Dive Details

Location

Date

Saturday 16 July 2016

Time

2:49pm - 4:24pm

Details

Mike, Charlie, Duncan, and I jumped in at The Steps. I had to be a little careful getting in as I had 8 stitches on the back of my right knee from having a melanoma removed. After getting in safely, we descended to the sand line and headed along the sand line towards The Leap. Visibility was only 3 to 5 metres and the temperature was around 18íC. There was quite a lot of surge.

We swam along the sand line until we reached the rock that used to have the white honeycomb sponge (before the storm) and headed up to the rock where "Di" and "Mikhail", pot-bellied seahorses, used to be. They haven't returned. I then looked around the adjacent rock for "Mel", the black painted angler, but couldn't find it.

We headed back to the sand line and slowly made our way to Diversity Rock. The going was a little tough due to the incoming tide. At Diversity Rock I found the female pygmy pipehorse but was not able to any of the seahorses. I wonder if they will come back or if a new group will colonise the area. While we were photographing the pygmy pipehorse another group of divers swam right through the middle of us with just a couple of the group avoiding us. What are these dive guides thinking?

Just down from Diversity Rock, Charlie spotted a tiny juvenile pygmy pipehorse. It kept letting go and floating in the surge.

I headed up along the top of the reef to High Pygmy Rock. The amount of sand movement in the area is amazing. That was some storm. As I approached High Pygmy Rock I came across a weedy seadragon and then bumped into Charlie and Duncan heading back to the exit. They indicated they'd seen two other weedies. I didn't find any pygmy pipehorses on High Pygmy Rock or the surrounding rocks.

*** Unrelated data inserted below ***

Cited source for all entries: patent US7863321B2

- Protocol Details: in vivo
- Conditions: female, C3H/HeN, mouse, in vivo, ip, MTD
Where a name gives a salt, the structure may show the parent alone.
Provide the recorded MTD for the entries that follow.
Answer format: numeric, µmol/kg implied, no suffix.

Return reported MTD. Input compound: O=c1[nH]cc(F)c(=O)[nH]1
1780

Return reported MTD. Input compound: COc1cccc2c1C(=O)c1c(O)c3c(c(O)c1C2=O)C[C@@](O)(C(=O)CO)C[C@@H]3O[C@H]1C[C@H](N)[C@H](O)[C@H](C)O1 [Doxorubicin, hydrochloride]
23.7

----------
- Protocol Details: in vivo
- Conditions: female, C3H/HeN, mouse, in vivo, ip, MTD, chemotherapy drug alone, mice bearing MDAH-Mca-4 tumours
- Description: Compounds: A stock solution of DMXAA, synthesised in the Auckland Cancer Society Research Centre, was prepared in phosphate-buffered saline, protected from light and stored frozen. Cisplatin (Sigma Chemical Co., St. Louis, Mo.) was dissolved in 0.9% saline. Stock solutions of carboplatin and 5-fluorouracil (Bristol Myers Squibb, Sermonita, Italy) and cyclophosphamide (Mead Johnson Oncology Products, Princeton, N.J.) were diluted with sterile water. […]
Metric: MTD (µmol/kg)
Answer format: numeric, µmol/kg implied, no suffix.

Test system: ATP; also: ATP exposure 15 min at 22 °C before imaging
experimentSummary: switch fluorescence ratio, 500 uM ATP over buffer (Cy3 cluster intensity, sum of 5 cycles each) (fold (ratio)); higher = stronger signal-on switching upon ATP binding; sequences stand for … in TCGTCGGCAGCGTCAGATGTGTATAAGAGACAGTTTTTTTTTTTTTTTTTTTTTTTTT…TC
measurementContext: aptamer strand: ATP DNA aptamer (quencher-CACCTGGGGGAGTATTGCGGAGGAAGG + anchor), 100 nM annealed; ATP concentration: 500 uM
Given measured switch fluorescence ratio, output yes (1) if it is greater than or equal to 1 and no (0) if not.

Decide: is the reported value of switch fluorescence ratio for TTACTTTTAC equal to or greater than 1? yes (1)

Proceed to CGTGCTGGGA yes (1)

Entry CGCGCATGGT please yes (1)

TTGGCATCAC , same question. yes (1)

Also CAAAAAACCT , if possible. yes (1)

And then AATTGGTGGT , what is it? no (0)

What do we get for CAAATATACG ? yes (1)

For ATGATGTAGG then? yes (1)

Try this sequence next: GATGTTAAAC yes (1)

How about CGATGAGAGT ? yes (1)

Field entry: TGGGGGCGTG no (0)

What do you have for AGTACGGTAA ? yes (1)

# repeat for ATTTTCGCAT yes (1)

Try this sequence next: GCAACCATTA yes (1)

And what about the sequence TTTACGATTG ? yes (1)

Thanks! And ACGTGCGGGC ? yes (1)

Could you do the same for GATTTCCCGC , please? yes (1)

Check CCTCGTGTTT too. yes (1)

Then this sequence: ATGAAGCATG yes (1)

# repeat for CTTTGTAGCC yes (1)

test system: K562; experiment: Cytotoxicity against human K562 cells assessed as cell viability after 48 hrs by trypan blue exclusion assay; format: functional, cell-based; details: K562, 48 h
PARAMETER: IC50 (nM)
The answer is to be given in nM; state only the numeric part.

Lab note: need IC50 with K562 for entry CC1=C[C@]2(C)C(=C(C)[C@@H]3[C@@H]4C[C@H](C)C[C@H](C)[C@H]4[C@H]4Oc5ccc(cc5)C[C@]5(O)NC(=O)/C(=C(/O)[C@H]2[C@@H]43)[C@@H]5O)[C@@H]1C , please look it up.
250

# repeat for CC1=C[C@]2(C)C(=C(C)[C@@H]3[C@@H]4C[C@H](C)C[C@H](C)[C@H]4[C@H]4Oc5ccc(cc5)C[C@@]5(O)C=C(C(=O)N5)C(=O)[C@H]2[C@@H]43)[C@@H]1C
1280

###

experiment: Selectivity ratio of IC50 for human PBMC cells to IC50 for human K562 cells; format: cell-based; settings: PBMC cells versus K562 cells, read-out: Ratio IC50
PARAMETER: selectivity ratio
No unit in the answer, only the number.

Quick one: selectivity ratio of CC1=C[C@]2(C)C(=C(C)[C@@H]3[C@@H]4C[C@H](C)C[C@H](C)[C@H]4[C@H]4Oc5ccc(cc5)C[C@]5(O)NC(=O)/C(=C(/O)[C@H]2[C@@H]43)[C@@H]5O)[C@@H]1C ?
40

I headed back to Diversity Rock along the top of the reef swimming past the rock where the basket star used to be. Back at Diversity Rock I found a small male pygmy pipehorse 4 or 5 centimetres up the rock from the female. I like looked for more but couldn't find any.

I headed towards the rock where the other seahorses had been. On the way I spotted a pair of reaper cuttlefish. It must be breeding season as I rarely see two together. I had another look for "Mel", the black painted angler but still couldn't find her.

I swam to the boulders, did my safety stop and exited at The Steps. Just below the exit I found a weight pocket which I picked up. It made the exit a little more tricky with the swell but I got out eventually and didn't hurt my stitches.

Buddy

Mike Scotland, Charlie Elliot, Duncan Graham

Seas

Surgy

Visibility

3 to 5 metres

Duration

94 minutes

Maximum depth

14.6 m

Average depth

11.7 m

Water temperature

17.6°C

                                       

Dive Profile from Citizen Hyper Aqualand

Tides at Botany Bay AEST

Note that tides at dive site may vary from above location.

High

5:30am

1.27m

Low

11:15am

0.59m

High

5:56pm

1.65m

Camera gear

Camera

Nikon D7000

Lens

Nikon AF Micro-Nikkor 60mm f/2.8D

Housing

Ikelite 6801.70

Lens port

Ikelite Flat Port 5502.41

Strobe

2 x Ikelite SubStrobe DS161

Photographs


Depth information, where present, indicates the depth of the camera when the photograph was taken and can be used to approximate the depth of the subject.


Female Sydney pygmy pipehorse, Idiotropiscis lumnitzeri, (IL2016071601). 13.4 m.
 

Female Sydney pygmy pipehorse, Idiotropiscis lumnitzeri, (IL2016071601). 13.3 m.
 

Nudibranch, Jorunna sp. 13.1 m.
 

Female Sydney pygmy pipehorse, Idiotropiscis lumnitzeri, (IL2016061401). 13.2 m.
 

Female Sydney pygmy pipehorse, Idiotropiscis lumnitzeri, (IL2016061401). 13.3 m.
 

Male Sydney pygmy pipehorse, Idiotropiscis lumnitzeri, (IL2016071602). 13.1 m.
 

Male Sydney pygmy pipehorse, Idiotropiscis lumnitzeri, (IL2016071602). 13.1 m.
 

Male Sydney pygmy pipehorse, Idiotropiscis lumnitzeri, (IL2016071602). 12.9 m.
 

Reaper cuttlefish, Sepia mestus. 12.5 m.
 

Reaper cuttlefish, Sepia mestus. 12.5 m.
 

Reaper cuttlefish, Sepia mestus. 12.9 m.
 

Reaper cuttlefish, Sepia mestus. 13.3 m.
 

Reaper cuttlefish, Sepia mestus. 13.1 m.
 

Reaper cuttlefish, Sepia mestus. 13.4 m.
 

Port Jackson shark, Heterodontus portusjacksoni. 9.2 m.